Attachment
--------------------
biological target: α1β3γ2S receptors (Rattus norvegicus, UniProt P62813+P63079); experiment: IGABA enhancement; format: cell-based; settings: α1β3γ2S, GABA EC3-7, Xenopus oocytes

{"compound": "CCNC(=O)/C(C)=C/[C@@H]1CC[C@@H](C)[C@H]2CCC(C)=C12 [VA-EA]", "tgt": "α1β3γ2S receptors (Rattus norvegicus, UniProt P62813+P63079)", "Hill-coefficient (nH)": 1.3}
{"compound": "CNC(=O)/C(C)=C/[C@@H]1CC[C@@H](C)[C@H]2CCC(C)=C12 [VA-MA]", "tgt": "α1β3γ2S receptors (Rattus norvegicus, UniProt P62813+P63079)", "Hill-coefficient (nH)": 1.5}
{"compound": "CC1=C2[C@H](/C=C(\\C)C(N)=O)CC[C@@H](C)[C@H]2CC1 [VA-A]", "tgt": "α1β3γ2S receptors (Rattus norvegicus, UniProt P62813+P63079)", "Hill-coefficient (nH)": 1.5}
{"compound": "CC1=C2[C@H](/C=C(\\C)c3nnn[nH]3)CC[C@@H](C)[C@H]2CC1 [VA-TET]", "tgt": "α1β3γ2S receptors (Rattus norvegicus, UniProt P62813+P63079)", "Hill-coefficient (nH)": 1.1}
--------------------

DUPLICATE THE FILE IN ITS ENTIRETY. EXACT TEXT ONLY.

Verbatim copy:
biological target: α1β3γ2S receptors (Rattus norvegicus, UniProt P62813+P63079); experiment: IGABA enhancement; format: cell-based; settings: α1β3γ2S, GABA EC3-7, Xenopus oocytes

{"compound": "CCNC(=O)/C(C)=C/[C@@H]1CC[C@@H](C)[C@H]2CCC(C)=C12 [VA-EA]", "tgt": "α1β3γ2S receptors (Rattus norvegicus, UniProt P62813+P63079)", "Hill-coefficient (nH)": 1.3}
{"compound": "CNC(=O)/C(C)=C/[C@@H]1CC[C@@H](C)[C@H]2CCC(C)=C12 [VA-MA]", "tgt": "α1β3γ2S receptors (Rattus norvegicus, UniProt P62813+P63079)", "Hill-coefficient (nH)": 1.5}
{"compound": "CC1=C2[C@H](/C=C(\\C)C(N)=O)CC[C@@H](C)[C@H]2CC1 [VA-A]", "tgt": "α1β3γ2S receptors (Rattus norvegicus, UniProt P62813+P63079)", "Hill-coefficient (nH)": 1.5}
{"compound": "CC1=C2[C@H](/C=C(\\C)c3nnn[nH]3)CC[C@@H](C)[C@H]2CC1 [VA-TET]", "tgt": "α1β3γ2S receptors (Rattus norvegicus, UniProt P62813+P63079)", "Hill-coefficient (nH)": 1.1}